The Scottish Government has been warned that burning trees is not a realistic solution to climate change. Environment and conservation groups have written to Ministers to share their grave concerns about plans to generate energy by burning trees and crops while trying to capture the emissions produced – known as Bioenergy with Carbon Capture and Storage (BECCS).

The speculative technology, which is unproven at the scale imagined in the UK, is currently being considered by the Scottish Government as part of its plans to meet its climate targets in both 2030 and the ‘net-zero’ target for 2045. Campaigners fear that the need for trees to burn will endanger mature forests or see a rush towards huge monoculture plantations of fuel trees – increasing existing pressures on land and providing little habitat for wildlife.

The Government’s advisors from the UK Committee on Climate Change (CCC) have previously suggested that Scotland could grow and supply around 33% of all UK biomass. Later this year, the Scottish Government will produce a BioEnergy Action Plan alongside their Energy Strategy. The Climate Change Plan, which has been delayed due to coronavirus, will also spell out how they will meet the increased targets set in last year’s Climate Act.

The open letter has been signed by Trees for Life, Reforesting Scotland, Plantlife, RSPB, Biofuelwatch, Friends of the Earth Scotland and others.

Friends of the Earth Scotland Climate Campaigner Jess Cowell commented,

“These dangerous plans to burn trees to tackle climate change should be opposed by anyone concerned about responding to the climate and nature emergencies. The Scottish Government should be protecting and expanding diverse, mature forests not planning on burning them as fuel.”

“This highly speculative technology is both environmentally unsustainable and financially reckless and risks conflict over land use between farming, wildlife and forestry. Cutting down trees for short-term energy needs exacerbates the climate crisis because it takes too long for new trees to grow back, and forest ecosystems that are destroyed will not recover for many decades, if ever.

“These far-fetched schemes of burning trees and trying to catch the carbon released risk diverting time, energy and resources away from climate solutions that we know work such as increased home insulation and energy efficiency, renewable heat, public transport and rapidly reducing our use of fossil fuels.”

Alistair Whyte, Head of Plantlife Scotland commented,

“Tackling the climate emergency is inextricably linked with nature’s recovery – we can’t solve one without the other. Yet BECCS technology risks further destruction of the world’s forests and their extraordinary wealth of plants, lichens and fungi. While Scotland can be proud of its temperate rainforest and other ancient woodlands, the Government must also play its part in forest protection on the global stage.”

Sally Clark, UK Bioenergy Campaigner for Biofuelwatch commented,

“Burning trees for energy in existing UK power stations is already causing the clear-felling of biodiverse forests in Europe and the Southern USA at a terrible cost to wildlife, communities and the climate.

“If this risky technology ever became feasible and was given the go-ahead in Scotland, it would lead to even more logging of forests, biodiversity loss and the conversion of land to monoculture plantations. One of the best ways for us to keep global temperature rises below 1.5 degrees is to protect and restore our existing forests, not burn them for electricity in power stations.”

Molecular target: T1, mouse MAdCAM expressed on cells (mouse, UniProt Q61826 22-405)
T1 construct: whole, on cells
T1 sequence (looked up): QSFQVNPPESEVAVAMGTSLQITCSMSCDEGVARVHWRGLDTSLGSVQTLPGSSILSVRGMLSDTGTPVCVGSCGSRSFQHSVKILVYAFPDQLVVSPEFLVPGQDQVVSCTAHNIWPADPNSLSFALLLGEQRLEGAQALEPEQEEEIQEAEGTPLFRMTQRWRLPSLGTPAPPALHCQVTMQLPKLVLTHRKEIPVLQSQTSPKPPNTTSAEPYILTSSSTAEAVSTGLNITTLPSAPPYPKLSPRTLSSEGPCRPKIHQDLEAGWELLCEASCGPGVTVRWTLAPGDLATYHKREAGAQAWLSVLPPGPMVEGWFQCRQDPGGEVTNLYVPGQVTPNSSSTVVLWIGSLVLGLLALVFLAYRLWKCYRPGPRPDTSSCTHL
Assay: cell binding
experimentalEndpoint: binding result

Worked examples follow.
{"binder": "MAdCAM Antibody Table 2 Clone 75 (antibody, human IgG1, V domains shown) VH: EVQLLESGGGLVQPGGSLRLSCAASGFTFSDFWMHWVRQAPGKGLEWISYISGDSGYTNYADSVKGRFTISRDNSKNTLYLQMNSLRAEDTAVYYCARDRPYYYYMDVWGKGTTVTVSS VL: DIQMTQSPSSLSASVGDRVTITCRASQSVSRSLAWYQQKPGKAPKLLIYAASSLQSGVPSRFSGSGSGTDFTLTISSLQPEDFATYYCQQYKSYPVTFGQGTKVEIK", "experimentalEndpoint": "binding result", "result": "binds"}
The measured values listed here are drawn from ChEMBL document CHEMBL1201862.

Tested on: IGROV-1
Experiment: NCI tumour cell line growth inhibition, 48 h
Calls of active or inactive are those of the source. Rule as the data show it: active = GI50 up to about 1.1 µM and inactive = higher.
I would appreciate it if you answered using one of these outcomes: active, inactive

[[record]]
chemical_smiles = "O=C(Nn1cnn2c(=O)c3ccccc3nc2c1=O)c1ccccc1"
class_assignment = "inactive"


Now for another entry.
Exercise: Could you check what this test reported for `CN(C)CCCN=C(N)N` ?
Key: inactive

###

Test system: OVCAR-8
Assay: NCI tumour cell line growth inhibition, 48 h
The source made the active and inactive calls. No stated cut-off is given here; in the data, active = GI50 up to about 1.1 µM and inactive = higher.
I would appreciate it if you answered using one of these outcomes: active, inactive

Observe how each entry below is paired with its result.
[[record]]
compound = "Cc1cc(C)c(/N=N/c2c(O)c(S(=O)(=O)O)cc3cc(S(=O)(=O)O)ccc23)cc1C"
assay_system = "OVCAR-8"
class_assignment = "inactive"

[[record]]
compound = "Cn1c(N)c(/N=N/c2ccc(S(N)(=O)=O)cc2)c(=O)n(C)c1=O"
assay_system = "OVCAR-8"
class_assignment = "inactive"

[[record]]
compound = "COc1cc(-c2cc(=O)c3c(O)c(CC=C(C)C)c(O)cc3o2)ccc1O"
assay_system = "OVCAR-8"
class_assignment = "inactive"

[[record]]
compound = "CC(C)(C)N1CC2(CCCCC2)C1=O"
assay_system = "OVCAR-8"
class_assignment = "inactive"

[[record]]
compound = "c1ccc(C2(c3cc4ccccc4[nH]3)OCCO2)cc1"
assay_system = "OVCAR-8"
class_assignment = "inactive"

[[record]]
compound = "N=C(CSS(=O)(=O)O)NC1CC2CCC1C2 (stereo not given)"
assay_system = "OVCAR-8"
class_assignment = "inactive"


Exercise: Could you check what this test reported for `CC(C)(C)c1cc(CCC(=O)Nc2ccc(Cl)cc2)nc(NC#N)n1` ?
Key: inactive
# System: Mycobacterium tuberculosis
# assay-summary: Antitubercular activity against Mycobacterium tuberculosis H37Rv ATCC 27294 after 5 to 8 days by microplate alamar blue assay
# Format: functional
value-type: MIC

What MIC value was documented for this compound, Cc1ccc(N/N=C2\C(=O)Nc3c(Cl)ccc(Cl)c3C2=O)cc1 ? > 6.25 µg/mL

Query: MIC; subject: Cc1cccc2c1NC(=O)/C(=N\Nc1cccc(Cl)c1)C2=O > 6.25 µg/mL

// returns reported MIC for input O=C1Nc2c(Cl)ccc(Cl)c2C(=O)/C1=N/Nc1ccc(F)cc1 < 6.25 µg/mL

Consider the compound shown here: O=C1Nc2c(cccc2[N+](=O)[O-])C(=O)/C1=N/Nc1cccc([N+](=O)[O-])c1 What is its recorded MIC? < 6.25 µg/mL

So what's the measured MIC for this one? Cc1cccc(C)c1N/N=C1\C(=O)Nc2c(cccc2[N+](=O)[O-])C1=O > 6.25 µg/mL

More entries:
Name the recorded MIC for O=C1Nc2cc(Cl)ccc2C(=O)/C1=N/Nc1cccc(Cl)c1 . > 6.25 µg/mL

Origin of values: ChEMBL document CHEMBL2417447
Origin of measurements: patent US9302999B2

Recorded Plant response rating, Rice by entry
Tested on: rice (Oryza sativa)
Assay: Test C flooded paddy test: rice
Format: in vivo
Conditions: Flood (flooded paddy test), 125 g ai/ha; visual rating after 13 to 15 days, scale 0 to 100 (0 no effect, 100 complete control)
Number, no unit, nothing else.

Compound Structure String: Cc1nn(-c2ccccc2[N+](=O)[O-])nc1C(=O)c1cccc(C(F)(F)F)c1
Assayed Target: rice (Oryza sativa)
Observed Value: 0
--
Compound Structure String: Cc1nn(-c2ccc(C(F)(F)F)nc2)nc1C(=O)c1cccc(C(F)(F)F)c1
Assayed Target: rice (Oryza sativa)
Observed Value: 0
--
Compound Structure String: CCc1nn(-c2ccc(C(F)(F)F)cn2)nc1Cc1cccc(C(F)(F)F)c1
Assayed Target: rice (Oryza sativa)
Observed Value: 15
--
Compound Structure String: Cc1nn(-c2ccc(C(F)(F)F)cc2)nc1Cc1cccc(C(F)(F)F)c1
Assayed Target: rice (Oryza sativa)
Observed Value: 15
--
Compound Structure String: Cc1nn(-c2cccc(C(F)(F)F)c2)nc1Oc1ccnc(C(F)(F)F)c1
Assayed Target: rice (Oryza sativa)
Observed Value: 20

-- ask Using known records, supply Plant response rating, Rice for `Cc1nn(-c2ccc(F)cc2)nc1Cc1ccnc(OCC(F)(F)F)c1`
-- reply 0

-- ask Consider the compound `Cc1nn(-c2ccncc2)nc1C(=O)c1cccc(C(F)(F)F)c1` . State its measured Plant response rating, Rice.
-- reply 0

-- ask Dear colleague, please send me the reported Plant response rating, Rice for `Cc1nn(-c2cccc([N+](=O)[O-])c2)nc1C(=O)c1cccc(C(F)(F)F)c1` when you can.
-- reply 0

ENDS


NOTES TO EDITORS

“Our organisations are deeply concerned about the possibility of Bioenergy with Carbon Capture and Storage (BECCS) being developed in Scotland and included in the forthcoming Climate Change Plan update. BECCS technologies to capture carbon dioxide from burning biomass remain technically and economically unproven and there is no clear evidence that they can ever be implemented sustainably.”
Open Letter to Cabinet Secretary Roseanna Cunningham and Minister Paul Wheelhouse: https://foe.scot/resource/letter-of-concern-to-scottish-government-about-bioenergy-with-carbon-capture-and-storage-beccs/

This story was published in the Sunday Times today (20/9/20) https://www.thetimes.co.uk/article/scottish-ministers-urged-to-drop-disruptive-beccs-biomass-plans-kbhbhjz6n

Today (20/9/20) is the first anniversary of the Global Climate Strike of 2019 which are the largest climate protests in Scottish history https://foe.scot/press-release/climate-strike-anniversary-reminds-us-of-public-demand-for-climate-action/

“Net Zero: The UK’s contribution to stopping global warming”
UK Committee on Climate Change Report May 2019 (p168) which states that Scotland has “has excellent potential to grow and supply around 33% of all UK biomass.”
https://www.theccc.org.uk/wp-content/uploads/2019/05/Net-Zero-The-UKs-contribution-to-stopping-global-warming.pdf

The Scottish Energy Strategy includes a commitment to develop a Bioenergy Action Plan to set out a strategic pathway for developing bioenergy within the Scottish energy system.
https://www.gov.scot/policies/renewable-and-low-carbon-energy/bioenergy-action-plan/

Friends of the Earth Scotland is:
* Scotland’s leading environmental campaigning organisation
* An independent Scottish charity with a network of thousands of supporters and active local groups across Scotland
* Part of the largest grassroots environmental network in the world, uniting over 2 million supporters, 75 national member groups, and 5,000 local activist groups.
www.foe.scot